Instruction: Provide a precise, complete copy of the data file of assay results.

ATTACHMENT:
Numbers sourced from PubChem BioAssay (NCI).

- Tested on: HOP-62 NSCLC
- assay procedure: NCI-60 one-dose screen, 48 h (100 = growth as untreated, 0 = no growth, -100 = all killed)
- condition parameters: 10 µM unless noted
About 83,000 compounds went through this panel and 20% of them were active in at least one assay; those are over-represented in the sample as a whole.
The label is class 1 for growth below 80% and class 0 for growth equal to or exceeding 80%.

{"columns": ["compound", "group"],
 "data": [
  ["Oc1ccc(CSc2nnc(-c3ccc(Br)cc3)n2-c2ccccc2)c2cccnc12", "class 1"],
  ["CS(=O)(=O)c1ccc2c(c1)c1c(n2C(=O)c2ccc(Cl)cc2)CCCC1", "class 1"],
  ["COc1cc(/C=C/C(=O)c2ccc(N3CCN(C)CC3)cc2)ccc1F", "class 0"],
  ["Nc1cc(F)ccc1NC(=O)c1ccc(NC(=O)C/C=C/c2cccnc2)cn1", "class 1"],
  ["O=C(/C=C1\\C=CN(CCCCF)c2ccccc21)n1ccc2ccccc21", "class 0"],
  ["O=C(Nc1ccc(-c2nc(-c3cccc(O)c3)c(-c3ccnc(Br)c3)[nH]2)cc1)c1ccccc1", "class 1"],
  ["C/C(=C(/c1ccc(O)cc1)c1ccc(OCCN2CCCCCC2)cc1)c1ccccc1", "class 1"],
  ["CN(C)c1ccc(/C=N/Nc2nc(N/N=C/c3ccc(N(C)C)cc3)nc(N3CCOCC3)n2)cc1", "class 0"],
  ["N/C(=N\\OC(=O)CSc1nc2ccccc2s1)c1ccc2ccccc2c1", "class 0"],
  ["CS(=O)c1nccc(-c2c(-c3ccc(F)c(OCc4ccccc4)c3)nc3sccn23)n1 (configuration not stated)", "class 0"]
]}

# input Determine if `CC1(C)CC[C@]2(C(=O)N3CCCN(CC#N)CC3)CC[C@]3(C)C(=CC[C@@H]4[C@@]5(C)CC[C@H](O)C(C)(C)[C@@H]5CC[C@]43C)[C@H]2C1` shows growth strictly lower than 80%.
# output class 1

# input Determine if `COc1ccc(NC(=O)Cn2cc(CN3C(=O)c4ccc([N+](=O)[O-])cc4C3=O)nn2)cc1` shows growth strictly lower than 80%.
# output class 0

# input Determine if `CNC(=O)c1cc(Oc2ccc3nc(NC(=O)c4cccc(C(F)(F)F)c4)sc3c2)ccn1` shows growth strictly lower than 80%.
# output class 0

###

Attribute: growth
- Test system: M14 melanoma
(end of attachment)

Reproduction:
Numbers sourced from PubChem BioAssay (NCI).

- Tested on: HOP-62 NSCLC
- assay procedure: NCI-60 one-dose screen, 48 h (100 = growth as untreated, 0 = no growth, -100 = all killed)
- condition parameters: 10 µM unless noted
About 83,000 compounds went through this panel and 20% of them were active in at least one assay; those are over-represented in the sample as a whole.
The label is class 1 for growth below 80% and class 0 for growth equal to or exceeding 80%.

{"columns": ["compound", "group"],
 "data": [
  ["Oc1ccc(CSc2nnc(-c3ccc(Br)cc3)n2-c2ccccc2)c2cccnc12", "class 1"],
  ["CS(=O)(=O)c1ccc2c(c1)c1c(n2C(=O)c2ccc(Cl)cc2)CCCC1", "class 1"],
  ["COc1cc(/C=C/C(=O)c2ccc(N3CCN(C)CC3)cc2)ccc1F", "class 0"],
  ["Nc1cc(F)ccc1NC(=O)c1ccc(NC(=O)C/C=C/c2cccnc2)cn1", "class 1"],
  ["O=C(/C=C1\\C=CN(CCCCF)c2ccccc21)n1ccc2ccccc21", "class 0"],
  ["O=C(Nc1ccc(-c2nc(-c3cccc(O)c3)c(-c3ccnc(Br)c3)[nH]2)cc1)c1ccccc1", "class 1"],
  ["C/C(=C(/c1ccc(O)cc1)c1ccc(OCCN2CCCCCC2)cc1)c1ccccc1", "class 1"],
  ["CN(C)c1ccc(/C=N/Nc2nc(N/N=C/c3ccc(N(C)C)cc3)nc(N3CCOCC3)n2)cc1", "class 0"],
  ["N/C(=N\\OC(=O)CSc1nc2ccccc2s1)c1ccc2ccccc2c1", "class 0"],
  ["CS(=O)c1nccc(-c2c(-c3ccc(F)c(OCc4ccccc4)c3)nc3sccn23)n1 (configuration not stated)", "class 0"]
]}

# input Determine if `CC1(C)CC[C@]2(C(=O)N3CCCN(CC#N)CC3)CC[C@]3(C)C(=CC[C@@H]4[C@@]5(C)CC[C@H](O)C(C)(C)[C@@H]5CC[C@]43C)[C@H]2C1` shows growth strictly lower than 80%.
# output class 1

# input Determine if `COc1ccc(NC(=O)Cn2cc(CN3C(=O)c4ccc([N+](=O)[O-])cc4C3=O)nn2)cc1` shows growth strictly lower than 80%.
# output class 0

# input Determine if `CNC(=O)c1cc(Oc2ccc3nc(NC(=O)c4cccc(C(F)(F)F)c4)sc3c2)ccn1` shows growth strictly lower than 80%.
# output class 0

###

Attribute: growth
- Test system: M14 melanoma